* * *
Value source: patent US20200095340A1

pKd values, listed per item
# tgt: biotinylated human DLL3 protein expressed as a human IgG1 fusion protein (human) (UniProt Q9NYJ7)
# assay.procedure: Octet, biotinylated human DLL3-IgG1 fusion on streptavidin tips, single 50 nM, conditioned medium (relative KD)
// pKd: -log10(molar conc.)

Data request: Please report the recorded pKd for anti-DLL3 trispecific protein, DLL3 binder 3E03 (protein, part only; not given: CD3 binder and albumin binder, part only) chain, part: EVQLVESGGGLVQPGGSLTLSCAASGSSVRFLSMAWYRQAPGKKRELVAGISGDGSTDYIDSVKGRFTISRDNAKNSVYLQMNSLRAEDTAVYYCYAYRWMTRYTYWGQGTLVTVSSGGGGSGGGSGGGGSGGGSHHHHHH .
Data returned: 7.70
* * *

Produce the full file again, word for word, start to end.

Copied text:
Value source: patent US20200095340A1

pKd values, listed per item
# tgt: biotinylated human DLL3 protein expressed as a human IgG1 fusion protein (human) (UniProt Q9NYJ7)
# assay.procedure: Octet, biotinylated human DLL3-IgG1 fusion on streptavidin tips, single 50 nM, conditioned medium (relative KD)
// pKd: -log10(molar conc.)

Data request: Please report the recorded pKd for anti-DLL3 trispecific protein, DLL3 binder 3E03 (protein, part only; not given: CD3 binder and albumin binder, part only) chain, part: EVQLVESGGGLVQPGGSLTLSCAASGSSVRFLSMAWYRQAPGKKRELVAGISGDGSTDYIDSVKGRFTISRDNAKNSVYLQMNSLRAEDTAVYYCYAYRWMTRYTYWGQGTLVTVSSGGGGSGGGSGGGGSGGGSHHHHHH .
Data returned: 7.70